5. Bluebeard – Another first time experiencing a director for me is this film by Catherine Breillat, the descriptions of whose other films don’t sound appealing to me at all. But I really enjoyed this telling of the classic fairy tale about a rich giant who is rumored to kill his young wives. Like Eccentricities it’s a recited narrative, with the framing device being two young girls reading the story in their attic and occasionally (often hilariously) commenting upon it. The performances are uniformly terrific, with Marilou Lopes-Benites as the youngest, cruelest girl stealing the show. The medieval setting is wonderfully realized, especially considering the low budget the film had to have had. The ending though, I didn’t really care for: I thought it was cheap and unnecessarily mean, but my wife didn’t have a problem with it, so maybe I’m being too sensitive.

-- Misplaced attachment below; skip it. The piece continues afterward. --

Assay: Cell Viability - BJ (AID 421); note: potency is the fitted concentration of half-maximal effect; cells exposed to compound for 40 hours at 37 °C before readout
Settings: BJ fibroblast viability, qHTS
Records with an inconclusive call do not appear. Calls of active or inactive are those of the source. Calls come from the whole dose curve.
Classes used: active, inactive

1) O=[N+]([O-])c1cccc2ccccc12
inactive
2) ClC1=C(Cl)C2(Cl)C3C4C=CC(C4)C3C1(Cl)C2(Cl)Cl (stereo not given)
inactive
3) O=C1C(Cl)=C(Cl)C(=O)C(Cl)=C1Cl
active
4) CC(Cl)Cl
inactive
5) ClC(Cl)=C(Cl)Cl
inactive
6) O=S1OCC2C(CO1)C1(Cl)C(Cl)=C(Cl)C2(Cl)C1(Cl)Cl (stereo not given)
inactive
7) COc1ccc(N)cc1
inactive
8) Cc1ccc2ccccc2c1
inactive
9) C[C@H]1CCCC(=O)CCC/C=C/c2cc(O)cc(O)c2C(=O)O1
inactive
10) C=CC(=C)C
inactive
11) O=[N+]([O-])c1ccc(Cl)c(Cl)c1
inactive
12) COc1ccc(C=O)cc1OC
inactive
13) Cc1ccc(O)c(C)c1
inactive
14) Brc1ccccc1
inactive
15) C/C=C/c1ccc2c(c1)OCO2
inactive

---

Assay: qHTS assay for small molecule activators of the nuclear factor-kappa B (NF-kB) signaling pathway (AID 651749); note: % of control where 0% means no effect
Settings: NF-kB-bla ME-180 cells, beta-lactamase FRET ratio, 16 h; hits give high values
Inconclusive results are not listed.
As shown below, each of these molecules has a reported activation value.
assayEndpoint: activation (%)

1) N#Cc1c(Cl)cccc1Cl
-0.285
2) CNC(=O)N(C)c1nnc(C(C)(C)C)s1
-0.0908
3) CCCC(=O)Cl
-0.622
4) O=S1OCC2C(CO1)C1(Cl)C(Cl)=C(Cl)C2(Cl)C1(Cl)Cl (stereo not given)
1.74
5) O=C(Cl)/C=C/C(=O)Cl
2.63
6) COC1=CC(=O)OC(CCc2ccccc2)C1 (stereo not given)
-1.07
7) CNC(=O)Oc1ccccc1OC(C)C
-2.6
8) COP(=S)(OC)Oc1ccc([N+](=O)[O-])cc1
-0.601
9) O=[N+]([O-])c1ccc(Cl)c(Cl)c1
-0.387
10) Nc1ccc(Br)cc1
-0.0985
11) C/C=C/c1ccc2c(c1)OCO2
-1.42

6. Rembrandt’s J’accuse – Peter Greenaway’s essay film about Rembrandt’s painting “The Night Watch” uses elements of his film Nightwatching as historical recreations to tell the story of the making of the painting and the hidden stories that lie within and behind it, which mainly amount to Rembrandt’s critique of the guys who commissioned the painting, accusing them of murder. The film doubles as a call for increasing public literacy of images, of teaching people how stories can be told without words, a concept that has obvious implications for cinema. Greenaway himself breathlessly narrates the film, and his angry, excitable delivery keeps things exciting, even when it amounts to little more than a history lesson in the politics of medieval Amsterdam. Like de Oliveira and Breillat, this was my first Greenaway film, and I really should see some more.